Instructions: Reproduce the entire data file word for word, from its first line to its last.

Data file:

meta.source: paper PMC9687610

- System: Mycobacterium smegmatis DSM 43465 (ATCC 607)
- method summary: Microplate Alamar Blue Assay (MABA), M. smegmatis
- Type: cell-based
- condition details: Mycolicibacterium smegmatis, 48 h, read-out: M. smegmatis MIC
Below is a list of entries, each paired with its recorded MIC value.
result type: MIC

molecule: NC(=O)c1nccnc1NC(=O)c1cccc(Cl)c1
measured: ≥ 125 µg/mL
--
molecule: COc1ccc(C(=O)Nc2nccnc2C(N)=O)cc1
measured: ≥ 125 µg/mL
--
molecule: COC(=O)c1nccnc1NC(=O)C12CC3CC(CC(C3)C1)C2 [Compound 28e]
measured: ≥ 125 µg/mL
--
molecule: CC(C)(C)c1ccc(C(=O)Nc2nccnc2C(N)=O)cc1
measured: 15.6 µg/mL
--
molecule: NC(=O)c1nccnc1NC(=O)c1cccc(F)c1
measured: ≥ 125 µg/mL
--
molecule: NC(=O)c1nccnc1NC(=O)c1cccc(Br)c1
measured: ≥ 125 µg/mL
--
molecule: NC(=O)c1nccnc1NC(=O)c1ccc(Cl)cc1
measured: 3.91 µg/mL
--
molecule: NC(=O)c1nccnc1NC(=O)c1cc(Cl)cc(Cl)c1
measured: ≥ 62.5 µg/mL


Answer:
meta.source: paper PMC9687610

- System: Mycobacterium smegmatis DSM 43465 (ATCC 607)
- method summary: Microplate Alamar Blue Assay (MABA), M. smegmatis
- Type: cell-based
- condition details: Mycolicibacterium smegmatis, 48 h, read-out: M. smegmatis MIC
Below is a list of entries, each paired with its recorded MIC value.
result type: MIC

molecule: NC(=O)c1nccnc1NC(=O)c1cccc(Cl)c1
measured: ≥ 125 µg/mL
--
molecule: COc1ccc(C(=O)Nc2nccnc2C(N)=O)cc1
measured: ≥ 125 µg/mL
--
molecule: COC(=O)c1nccnc1NC(=O)C12CC3CC(CC(C3)C1)C2 [Compound 28e]
measured: ≥ 125 µg/mL
--
molecule: CC(C)(C)c1ccc(C(=O)Nc2nccnc2C(N)=O)cc1
measured: 15.6 µg/mL
--
molecule: NC(=O)c1nccnc1NC(=O)c1cccc(F)c1
measured: ≥ 125 µg/mL
--
molecule: NC(=O)c1nccnc1NC(=O)c1cccc(Br)c1
measured: ≥ 125 µg/mL
--
molecule: NC(=O)c1nccnc1NC(=O)c1ccc(Cl)cc1
measured: 3.91 µg/mL
--
molecule: NC(=O)c1nccnc1NC(=O)c1cc(Cl)cc(Cl)c1
measured: ≥ 62.5 µg/mL